Ever fall asleep at the wheel while you're sitting at a stoplight? Snore at night? Have morning headaches?
If so, you have three of the symptoms doctors associate with sleep apnea, a condition often wrongly believed to be a problem only for people who are overweight or obese.
Dr. Robert Mazzola, a sleep disorders specialist at LDS Hospital's Intermountain Sleep Disorders Center, said that misconception keeps many people who could feel and function better from seeking treatment for the condition.
He and Dr. Howard Leaman, also a sleep disorders specialist at the Sleep Center, will answer questions about all kinds of sleep disorders, symptoms and treatment during Saturday's monthly Deseret News/Intermountain Healthcare Hotline, which runs from 10 a.m. to noon. The questions are confidential and will not be broadcast. Call 801-236-6061 or 1-800-925-8177 to ask a question.
"We see plenty of patients who are overweight and don't have (sleep apnea). We see many others who are quite athletic and in shape who do have it, so the first thing people need to realize is they should put away the stereotypes," Mazzola said.
While fatigue can also be a sign of sleep apnea, fatigue can be caused by many different factors, he said, noting it could be symptomatic of another disease like anemia or depression. "If it's a big enough problem, you should make your doctor aware of it," he said.
Other symptoms include daytime fatigue and a need to nap; noticeable shortening of one's attention span; frequent waking at night with the need to urinate; difficulty getting to sleep or staying asleep; and feeling extremely tired upon waking.
If multiple signs of sleep apnea are present, Mazzola recommends that people talk with their primary care physician to be screened for the problem. "Unfortunately, there is a wide variety in the comfort level some doctors have with sleep disorders, but in general, most are comfortable with doing that kind of screening," he said.
Doing nothing is often what people choose, but it's a poor option, Mazzola said. "The data is absolutely clear that if you have sleep apnea and don't treat it, you're at higher risk for high blood pressure, cardiovascular disease, pulmonary hypertension and stroke. It also makes it harder to control glucose levels in diabetics," he said.
The simplest definition of sleep apnea is that "for one reason or another, a person is not breathing appropriately at night," which causes airway obstruction and a resulting drop in the amount of oxygen getting to the brain and other vital organs.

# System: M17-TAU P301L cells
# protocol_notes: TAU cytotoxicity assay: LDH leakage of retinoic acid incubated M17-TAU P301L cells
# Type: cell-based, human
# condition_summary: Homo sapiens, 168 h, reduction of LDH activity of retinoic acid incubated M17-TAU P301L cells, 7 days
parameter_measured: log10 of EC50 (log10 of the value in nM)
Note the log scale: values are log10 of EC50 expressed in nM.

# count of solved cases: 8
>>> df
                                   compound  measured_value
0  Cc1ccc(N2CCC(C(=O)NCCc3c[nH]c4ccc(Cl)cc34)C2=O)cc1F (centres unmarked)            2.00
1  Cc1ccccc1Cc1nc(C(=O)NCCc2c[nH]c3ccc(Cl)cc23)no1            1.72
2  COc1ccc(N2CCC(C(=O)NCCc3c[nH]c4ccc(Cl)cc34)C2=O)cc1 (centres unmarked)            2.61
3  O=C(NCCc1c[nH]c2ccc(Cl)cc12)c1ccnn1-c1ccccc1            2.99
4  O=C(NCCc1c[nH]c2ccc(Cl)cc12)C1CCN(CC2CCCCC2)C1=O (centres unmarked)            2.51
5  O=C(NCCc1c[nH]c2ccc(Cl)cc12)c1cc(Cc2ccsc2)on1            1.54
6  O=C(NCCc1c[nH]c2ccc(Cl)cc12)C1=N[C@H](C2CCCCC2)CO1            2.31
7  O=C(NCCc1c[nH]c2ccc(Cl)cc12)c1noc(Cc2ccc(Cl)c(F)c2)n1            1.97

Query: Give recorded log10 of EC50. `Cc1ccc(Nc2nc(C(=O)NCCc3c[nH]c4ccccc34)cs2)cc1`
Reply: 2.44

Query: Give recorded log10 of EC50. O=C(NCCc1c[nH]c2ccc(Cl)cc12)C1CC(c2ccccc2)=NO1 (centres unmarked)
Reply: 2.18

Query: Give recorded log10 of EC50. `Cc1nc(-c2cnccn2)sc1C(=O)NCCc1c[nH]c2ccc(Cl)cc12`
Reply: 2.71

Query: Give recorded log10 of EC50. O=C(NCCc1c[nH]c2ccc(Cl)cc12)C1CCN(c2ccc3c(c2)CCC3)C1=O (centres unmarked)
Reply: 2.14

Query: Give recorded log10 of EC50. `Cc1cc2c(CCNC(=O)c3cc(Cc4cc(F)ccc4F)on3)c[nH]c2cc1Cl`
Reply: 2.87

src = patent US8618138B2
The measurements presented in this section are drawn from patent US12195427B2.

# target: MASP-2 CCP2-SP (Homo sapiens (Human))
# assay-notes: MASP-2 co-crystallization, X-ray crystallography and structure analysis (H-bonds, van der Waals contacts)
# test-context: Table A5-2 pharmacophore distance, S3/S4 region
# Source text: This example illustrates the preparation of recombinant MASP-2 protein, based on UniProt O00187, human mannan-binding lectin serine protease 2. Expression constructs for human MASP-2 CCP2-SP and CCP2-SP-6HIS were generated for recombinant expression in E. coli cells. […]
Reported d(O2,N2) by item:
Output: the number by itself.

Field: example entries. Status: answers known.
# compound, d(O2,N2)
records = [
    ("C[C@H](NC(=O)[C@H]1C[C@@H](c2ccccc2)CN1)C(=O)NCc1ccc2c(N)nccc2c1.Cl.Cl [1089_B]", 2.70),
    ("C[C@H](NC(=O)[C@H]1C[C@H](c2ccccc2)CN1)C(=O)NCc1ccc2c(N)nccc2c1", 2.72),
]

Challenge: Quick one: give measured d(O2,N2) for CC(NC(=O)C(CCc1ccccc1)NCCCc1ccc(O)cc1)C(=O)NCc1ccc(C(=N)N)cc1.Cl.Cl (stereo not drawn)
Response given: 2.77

"We view it as a whole body attack — a smoldering body attack similar to a heart attack. With a heart attack, a plaque breaks off somewhere in the body and lodges itself somewhere in the coronary arteries. Everything downstream is injured or dies if a cardiologist can't get to the vessel and open it again."
In the same way, when patients stop breathing at night, instead of closing off an artery, they're closing off the airway that keeps the entire body from getting oxygen.
"The difference is the body recognizes when the airway is closed and tries to wake the person to keep them from going into respiratory arrest. That up and down oxygen level is causing damage to the body as a whole."
Just as a cardiologist uses a metal stent to open a coronary artery, sleep doctors use what they call a small mechanical box and mask known as a CPAP (continuous positive airway pressure) that patients use at night to open their airway.
About the size of a lunch pail, the devices are portable enough that patients can take them through airport security. "It's the most effective treatment for the disorder," he said.
Other treatments include surgical intervention and a device constructed by a dentist. Patients with mild or moderate sleep apnea sleep with the device in their mouths to pull the tongue off the back of the airway.
"In the past, many people didn't think sleep was an important component of their medical care," Mazzola said. "But we've demonstrated that it's a critical part of your health.